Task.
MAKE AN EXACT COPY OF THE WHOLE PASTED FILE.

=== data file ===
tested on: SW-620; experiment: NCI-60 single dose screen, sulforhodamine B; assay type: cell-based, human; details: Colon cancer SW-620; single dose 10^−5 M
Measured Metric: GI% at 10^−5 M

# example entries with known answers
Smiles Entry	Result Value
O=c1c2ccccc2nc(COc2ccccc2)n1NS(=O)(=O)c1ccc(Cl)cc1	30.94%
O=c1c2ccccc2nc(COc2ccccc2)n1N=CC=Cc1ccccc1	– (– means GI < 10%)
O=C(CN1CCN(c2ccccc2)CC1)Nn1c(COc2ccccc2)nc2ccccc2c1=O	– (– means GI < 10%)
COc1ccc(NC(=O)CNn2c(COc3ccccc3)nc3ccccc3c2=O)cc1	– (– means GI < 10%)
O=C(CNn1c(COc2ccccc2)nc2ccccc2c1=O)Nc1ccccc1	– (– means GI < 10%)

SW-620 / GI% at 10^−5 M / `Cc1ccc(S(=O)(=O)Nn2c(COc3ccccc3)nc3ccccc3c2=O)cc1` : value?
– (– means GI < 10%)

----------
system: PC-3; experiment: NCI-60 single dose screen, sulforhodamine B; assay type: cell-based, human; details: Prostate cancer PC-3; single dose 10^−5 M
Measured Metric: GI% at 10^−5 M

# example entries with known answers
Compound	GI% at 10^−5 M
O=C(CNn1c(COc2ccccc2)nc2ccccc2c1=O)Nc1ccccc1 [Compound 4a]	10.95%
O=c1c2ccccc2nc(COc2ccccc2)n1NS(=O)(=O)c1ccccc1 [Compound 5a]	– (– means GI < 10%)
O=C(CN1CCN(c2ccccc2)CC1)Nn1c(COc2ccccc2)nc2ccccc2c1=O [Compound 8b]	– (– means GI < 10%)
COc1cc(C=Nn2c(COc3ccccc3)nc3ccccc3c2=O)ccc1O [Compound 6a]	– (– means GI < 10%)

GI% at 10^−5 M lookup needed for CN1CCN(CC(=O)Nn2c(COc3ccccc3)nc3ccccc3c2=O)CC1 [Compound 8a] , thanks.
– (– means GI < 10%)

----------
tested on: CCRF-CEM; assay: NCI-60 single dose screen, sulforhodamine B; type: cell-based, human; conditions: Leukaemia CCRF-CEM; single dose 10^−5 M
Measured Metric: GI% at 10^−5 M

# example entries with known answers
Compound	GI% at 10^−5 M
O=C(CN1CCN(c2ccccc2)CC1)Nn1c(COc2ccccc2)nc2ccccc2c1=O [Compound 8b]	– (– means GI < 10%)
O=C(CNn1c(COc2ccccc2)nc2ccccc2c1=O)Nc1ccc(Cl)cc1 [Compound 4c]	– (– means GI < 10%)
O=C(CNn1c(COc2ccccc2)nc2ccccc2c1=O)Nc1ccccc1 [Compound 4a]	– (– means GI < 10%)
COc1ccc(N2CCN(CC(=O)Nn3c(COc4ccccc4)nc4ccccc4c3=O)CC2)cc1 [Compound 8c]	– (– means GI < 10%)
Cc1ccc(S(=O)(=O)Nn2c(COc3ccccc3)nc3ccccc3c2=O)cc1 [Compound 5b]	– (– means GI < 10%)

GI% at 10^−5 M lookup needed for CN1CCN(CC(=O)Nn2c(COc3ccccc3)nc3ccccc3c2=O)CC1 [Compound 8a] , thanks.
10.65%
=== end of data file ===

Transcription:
tested on: SW-620; experiment: NCI-60 single dose screen, sulforhodamine B; assay type: cell-based, human; details: Colon cancer SW-620; single dose 10^−5 M
Measured Metric: GI% at 10^−5 M

# example entries with known answers
Smiles Entry	Result Value
O=c1c2ccccc2nc(COc2ccccc2)n1NS(=O)(=O)c1ccc(Cl)cc1	30.94%
O=c1c2ccccc2nc(COc2ccccc2)n1N=CC=Cc1ccccc1	– (– means GI < 10%)
O=C(CN1CCN(c2ccccc2)CC1)Nn1c(COc2ccccc2)nc2ccccc2c1=O	– (– means GI < 10%)
COc1ccc(NC(=O)CNn2c(COc3ccccc3)nc3ccccc3c2=O)cc1	– (– means GI < 10%)
O=C(CNn1c(COc2ccccc2)nc2ccccc2c1=O)Nc1ccccc1	– (– means GI < 10%)

SW-620 / GI% at 10^−5 M / `Cc1ccc(S(=O)(=O)Nn2c(COc3ccccc3)nc3ccccc3c2=O)cc1` : value?
– (– means GI < 10%)

----------
system: PC-3; experiment: NCI-60 single dose screen, sulforhodamine B; assay type: cell-based, human; details: Prostate cancer PC-3; single dose 10^−5 M
Measured Metric: GI% at 10^−5 M

# example entries with known answers
Compound	GI% at 10^−5 M
O=C(CNn1c(COc2ccccc2)nc2ccccc2c1=O)Nc1ccccc1 [Compound 4a]	10.95%
O=c1c2ccccc2nc(COc2ccccc2)n1NS(=O)(=O)c1ccccc1 [Compound 5a]	– (– means GI < 10%)
O=C(CN1CCN(c2ccccc2)CC1)Nn1c(COc2ccccc2)nc2ccccc2c1=O [Compound 8b]	– (– means GI < 10%)
COc1cc(C=Nn2c(COc3ccccc3)nc3ccccc3c2=O)ccc1O [Compound 6a]	– (– means GI < 10%)

GI% at 10^−5 M lookup needed for CN1CCN(CC(=O)Nn2c(COc3ccccc3)nc3ccccc3c2=O)CC1 [Compound 8a] , thanks.
– (– means GI < 10%)

----------
tested on: CCRF-CEM; assay: NCI-60 single dose screen, sulforhodamine B; type: cell-based, human; conditions: Leukaemia CCRF-CEM; single dose 10^−5 M
Measured Metric: GI% at 10^−5 M

# example entries with known answers
Compound	GI% at 10^−5 M
O=C(CN1CCN(c2ccccc2)CC1)Nn1c(COc2ccccc2)nc2ccccc2c1=O [Compound 8b]	– (– means GI < 10%)
O=C(CNn1c(COc2ccccc2)nc2ccccc2c1=O)Nc1ccc(Cl)cc1 [Compound 4c]	– (– means GI < 10%)
O=C(CNn1c(COc2ccccc2)nc2ccccc2c1=O)Nc1ccccc1 [Compound 4a]	– (– means GI < 10%)
COc1ccc(N2CCN(CC(=O)Nn3c(COc4ccccc4)nc4ccccc4c3=O)CC2)cc1 [Compound 8c]	– (– means GI < 10%)
Cc1ccc(S(=O)(=O)Nn2c(COc3ccccc3)nc3ccccc3c2=O)cc1 [Compound 5b]	– (– means GI < 10%)

GI% at 10^−5 M lookup needed for CN1CCN(CC(=O)Nn2c(COc3ccccc3)nc3ccccc3c2=O)CC1 [Compound 8a] , thanks.
10.65%